How ‘women in the home’ provision in the Constitution came about

Éamon de Valera’s family history, Archbishop John Charles McQuaid’s views and the trends in Europe may all have contributed

It is one of the great paradoxes of Éamon de Valera’s life that somebody who valued the role of mothers in the home so much grew up without his mother.

De Valera, who was born in New York on October 14th, 1882, was taken to Ireland at the age of two to be brought up by his grandmother Elizabeth Coll, with only occasional visits from his biological mother Catherine Coll – who he knew as that “woman in black”.

Many of de Valera’s biographers have surmised that his reverence for the family unit based on marriage and for the role of mothers within the home was compensation for the absence of a family of his own or for a mother at home. Hence the inclusion in the Constitution of articles 41.2.1 and 41.2.2, the first of which recognises the role of women in the home and the second of which endeavours to ensure that mothers “shall not be obliged by economic necessity to engage in labour to the neglect of their duties in the home”.

However, as Prof Laura Cahillane, associate professor of law at the University of Limerick has written, such clauses recognising the primacy of the family based on marriage and the role of women in the home were common in constitutions throughout Europe at the time.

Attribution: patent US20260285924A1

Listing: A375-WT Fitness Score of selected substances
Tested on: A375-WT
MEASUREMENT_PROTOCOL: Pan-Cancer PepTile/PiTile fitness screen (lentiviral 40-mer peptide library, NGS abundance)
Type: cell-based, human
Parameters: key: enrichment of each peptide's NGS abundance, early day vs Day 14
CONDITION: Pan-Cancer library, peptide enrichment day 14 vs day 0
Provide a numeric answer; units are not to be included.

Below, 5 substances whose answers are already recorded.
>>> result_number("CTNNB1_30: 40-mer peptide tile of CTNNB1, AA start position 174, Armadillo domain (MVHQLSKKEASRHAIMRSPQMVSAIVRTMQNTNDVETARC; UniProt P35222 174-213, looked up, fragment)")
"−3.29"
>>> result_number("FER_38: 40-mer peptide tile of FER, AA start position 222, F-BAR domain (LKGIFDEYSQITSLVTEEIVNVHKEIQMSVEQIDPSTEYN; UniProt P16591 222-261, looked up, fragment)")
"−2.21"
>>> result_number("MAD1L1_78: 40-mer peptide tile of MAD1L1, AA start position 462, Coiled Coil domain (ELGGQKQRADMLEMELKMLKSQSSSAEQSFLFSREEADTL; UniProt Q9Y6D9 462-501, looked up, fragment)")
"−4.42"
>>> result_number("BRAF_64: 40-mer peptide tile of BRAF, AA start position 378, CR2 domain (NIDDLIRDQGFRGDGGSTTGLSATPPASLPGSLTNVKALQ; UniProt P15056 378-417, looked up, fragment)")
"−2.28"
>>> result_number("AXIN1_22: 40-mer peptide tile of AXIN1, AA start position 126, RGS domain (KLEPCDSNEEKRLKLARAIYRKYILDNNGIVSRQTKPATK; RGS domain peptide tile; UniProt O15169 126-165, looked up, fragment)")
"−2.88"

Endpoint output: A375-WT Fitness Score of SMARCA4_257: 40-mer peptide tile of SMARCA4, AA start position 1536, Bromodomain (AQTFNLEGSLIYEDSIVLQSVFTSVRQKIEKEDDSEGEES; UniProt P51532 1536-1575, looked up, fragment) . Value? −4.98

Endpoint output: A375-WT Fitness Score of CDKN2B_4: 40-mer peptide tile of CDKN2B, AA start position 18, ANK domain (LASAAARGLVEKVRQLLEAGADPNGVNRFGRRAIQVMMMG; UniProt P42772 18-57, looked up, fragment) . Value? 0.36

Similar provisions can be found Weimar Republic, Polish, Czech, Estonian, Yugloslav, Spanish and Portuguese constitutions written around the same time.

She concluded: “Thus, while it is sometimes felt that Article 41.2 was the result of a particularly Catholic Irish influence, it is important to remember that such sentiments were very popular in Europe at the time, even in non-Catholic jurisdictions.”

It would appear that it was Fr John Charles McQuaid, soon to be the archbishop of Dublin, who came up with the original phrasing in a draft from February 1937. “In particular the State recognises that by her life within the home, woman gives to the State support with which the common good can be achieved”.

While this was accepted, his recommendation that the State shall therefore make it an “aim to see that women, especially mothers and young girls, shall not be obliged to enter avocations unsuited to their sex and strength” was rejected.

When the Constitution was eventually published a month before the public voted on it in July 1937, there was a ferocious backlash from women’s groups, much to the bewilderment of both de Valera, then the president of the Executive Council of the Irish Free State, and McQuaid, who thought they were doing Irish women a favour. De Valera opined that 98 per cent of Irish women would support the provision. In the end the Constitution was approved by 56 per cent of the electorate to 44 per cent.

Ronan McGreevy

Ronan McGreevy

Ronan McGreevy is a news reporter with The Irish Times